Over the course of GDC week, Valve let only a select few members of the press go hands-on with its device and play some demo titles. It was behind closed doors, and many people were turned away. But fortunately, Destructoid was among the few to give the new technology a test drive and experience the VR title Skyworld from the developers at Vertigo Games.
Everything you could say about Soul Axiom feels reductive. It looks like Journey mixed with Tron, except when it looks like Tron mixed with Tron. It’s a puzzler that evokes The Talos Principle in both its non-linearity and its environmental conundrums. And the story is a spiritual successor to developer Wales Interactive’s previous title Master Reboot. This is the kind of stuff I try to avoid when doing previews.
But it’s still accurate, and it doesn’t diminish how interesting this game looks. Soul Axiom is an unsettling and compelling techno/cyber-thriller, with a killer visual style that matches its high-concept premise. Whether it actually delivers on its many promises is another thing entirely, but there’s a lot to be excited about so far.
Traditionally, Game Developers Conference is a very busy show. After what seems like a three-month hibernation, the game industry slowly creaks back awake and GDC is the first time everything's in full gear again. As always, this conference is packed with games worth lookng forward to.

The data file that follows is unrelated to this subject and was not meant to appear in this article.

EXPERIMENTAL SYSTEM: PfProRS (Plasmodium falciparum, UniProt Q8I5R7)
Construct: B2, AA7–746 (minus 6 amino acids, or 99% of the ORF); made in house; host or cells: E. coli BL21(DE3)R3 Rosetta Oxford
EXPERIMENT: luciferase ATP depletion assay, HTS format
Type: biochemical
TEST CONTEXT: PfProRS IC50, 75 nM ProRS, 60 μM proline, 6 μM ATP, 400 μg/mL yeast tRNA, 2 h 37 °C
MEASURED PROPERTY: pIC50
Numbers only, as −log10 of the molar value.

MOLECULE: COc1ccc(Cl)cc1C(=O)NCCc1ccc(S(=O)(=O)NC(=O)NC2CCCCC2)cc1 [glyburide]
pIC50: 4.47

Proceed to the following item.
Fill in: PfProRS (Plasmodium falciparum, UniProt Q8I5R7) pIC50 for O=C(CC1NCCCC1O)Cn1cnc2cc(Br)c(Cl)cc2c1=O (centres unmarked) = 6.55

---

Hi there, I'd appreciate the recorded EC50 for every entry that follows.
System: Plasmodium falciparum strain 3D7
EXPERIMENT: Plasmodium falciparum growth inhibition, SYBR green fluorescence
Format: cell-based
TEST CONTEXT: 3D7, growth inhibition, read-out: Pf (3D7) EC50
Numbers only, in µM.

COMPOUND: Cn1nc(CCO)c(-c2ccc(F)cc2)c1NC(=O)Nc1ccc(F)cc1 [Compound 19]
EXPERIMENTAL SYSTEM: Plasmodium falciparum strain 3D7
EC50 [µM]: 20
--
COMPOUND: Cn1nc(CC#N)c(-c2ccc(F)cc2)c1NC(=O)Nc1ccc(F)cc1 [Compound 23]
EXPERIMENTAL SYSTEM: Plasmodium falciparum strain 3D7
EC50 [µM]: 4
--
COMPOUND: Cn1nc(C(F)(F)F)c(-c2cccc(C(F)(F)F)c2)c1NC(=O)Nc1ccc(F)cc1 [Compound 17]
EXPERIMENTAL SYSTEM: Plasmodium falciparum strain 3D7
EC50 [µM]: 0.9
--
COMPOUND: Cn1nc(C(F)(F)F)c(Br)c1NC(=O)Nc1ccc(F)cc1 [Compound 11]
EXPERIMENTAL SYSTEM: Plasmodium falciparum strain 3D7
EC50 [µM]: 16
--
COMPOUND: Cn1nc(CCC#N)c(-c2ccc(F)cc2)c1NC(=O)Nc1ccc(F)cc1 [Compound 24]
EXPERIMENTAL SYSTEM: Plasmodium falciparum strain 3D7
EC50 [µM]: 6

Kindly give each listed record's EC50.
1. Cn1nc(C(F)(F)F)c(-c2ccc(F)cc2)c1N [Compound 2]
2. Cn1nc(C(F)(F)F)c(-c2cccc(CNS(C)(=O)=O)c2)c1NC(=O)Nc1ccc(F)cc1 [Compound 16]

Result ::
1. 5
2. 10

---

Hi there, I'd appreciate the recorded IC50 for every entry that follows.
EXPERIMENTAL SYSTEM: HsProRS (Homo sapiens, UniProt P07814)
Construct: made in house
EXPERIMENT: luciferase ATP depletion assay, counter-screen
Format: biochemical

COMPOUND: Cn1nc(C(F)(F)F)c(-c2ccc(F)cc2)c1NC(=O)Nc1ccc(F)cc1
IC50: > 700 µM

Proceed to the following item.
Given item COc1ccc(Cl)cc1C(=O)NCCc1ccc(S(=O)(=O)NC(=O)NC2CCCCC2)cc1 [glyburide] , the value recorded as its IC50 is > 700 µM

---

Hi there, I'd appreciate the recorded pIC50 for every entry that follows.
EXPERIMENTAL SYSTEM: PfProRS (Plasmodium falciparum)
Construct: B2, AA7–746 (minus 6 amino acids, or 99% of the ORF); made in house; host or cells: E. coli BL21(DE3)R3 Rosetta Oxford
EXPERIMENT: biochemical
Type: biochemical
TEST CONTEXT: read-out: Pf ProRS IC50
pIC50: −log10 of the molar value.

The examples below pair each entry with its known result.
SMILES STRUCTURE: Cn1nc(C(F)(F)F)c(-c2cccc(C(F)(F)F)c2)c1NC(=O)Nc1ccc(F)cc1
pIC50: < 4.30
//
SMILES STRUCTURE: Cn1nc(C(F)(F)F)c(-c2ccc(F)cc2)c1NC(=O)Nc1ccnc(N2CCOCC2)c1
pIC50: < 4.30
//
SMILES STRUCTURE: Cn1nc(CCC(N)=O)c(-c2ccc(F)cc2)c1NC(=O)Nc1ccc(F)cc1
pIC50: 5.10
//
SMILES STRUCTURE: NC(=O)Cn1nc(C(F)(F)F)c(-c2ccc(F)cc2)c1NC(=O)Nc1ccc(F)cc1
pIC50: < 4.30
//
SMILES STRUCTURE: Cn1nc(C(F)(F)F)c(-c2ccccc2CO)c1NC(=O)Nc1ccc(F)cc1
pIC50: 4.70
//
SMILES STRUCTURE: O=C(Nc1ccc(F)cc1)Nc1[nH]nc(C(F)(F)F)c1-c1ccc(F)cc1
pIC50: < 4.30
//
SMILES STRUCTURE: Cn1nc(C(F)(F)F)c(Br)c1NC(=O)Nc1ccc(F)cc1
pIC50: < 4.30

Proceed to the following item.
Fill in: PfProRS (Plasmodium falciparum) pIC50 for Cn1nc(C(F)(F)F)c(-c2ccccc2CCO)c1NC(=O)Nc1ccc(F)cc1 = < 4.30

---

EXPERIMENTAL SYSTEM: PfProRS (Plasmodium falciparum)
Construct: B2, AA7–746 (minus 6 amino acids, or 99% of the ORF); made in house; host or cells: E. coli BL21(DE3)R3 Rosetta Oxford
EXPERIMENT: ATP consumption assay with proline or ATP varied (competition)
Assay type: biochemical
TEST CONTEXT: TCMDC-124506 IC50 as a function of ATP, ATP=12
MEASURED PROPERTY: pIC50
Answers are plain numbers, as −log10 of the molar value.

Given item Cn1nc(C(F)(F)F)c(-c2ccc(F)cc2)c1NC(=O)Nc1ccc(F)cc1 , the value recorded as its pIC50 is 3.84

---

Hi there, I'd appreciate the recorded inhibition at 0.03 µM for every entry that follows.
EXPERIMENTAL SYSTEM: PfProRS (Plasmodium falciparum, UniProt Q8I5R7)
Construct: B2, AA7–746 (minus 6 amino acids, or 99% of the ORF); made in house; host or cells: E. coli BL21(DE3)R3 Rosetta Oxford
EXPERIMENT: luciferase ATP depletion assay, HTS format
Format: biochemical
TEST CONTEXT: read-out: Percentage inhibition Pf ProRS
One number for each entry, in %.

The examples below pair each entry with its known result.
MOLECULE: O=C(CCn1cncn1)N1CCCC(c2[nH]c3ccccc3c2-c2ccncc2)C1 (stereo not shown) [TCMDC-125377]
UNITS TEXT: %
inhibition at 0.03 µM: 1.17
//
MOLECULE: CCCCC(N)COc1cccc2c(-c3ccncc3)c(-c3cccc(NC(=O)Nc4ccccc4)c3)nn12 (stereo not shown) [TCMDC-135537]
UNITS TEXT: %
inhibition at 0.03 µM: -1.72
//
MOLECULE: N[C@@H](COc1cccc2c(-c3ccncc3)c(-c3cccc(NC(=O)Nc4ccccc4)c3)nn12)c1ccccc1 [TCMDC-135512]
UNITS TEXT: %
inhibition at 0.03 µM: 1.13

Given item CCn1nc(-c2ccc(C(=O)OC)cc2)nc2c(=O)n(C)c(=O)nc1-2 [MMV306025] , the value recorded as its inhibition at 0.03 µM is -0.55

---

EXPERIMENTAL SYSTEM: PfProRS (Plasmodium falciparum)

However, that doesn't mean we can't look back if the circumstances are right. Borderlands: The Handsome Collection is one title that warrants such treatment, as it bundles Borderlands 2 and Borderlands: The Pre-Sequel together on PS4 and Xbox One. It's a big ol' pack of content, but while it promises a wealth of things to do, there are some worrisome snags.
Things have been going well for Frontier Developments. With the success of Elite: Dangerous, which features a sizeable and passionate community of space explorers, and having won the prestigious Audience Award from the 2015 G...
We are very busy at the Game Developer Conference eating hamburgers and erecting edifices, but between those activities we are hunting for hot scoops.
Ducking behind corners of the Moscone Center's corporate labyrinth, we stu...
Owchemy Labs’ Alex Schwartz is one of the bravest men I know. In the midst of GDC, perhaps the most inside baseball-heavy of all conventions, he told a member of the press that Dyscourse was a "survival game." Of course, that phrase was immediately followed by caveats, but to use a genre descriptor that has become an enormous red flag takes an enormous amount of courage.
It also takes a great deal of faith in your game, which, as it turns out, is well-earned. Dyscourse is like Telltale's The Walking Dead filtered through old-school LucasArts. There are branching narratives, witty dialogue, an eclectic visual style, and choices that will affect whether a character lives or dies. But there’s also survival. Except it’s not actually survival. Follow me so far?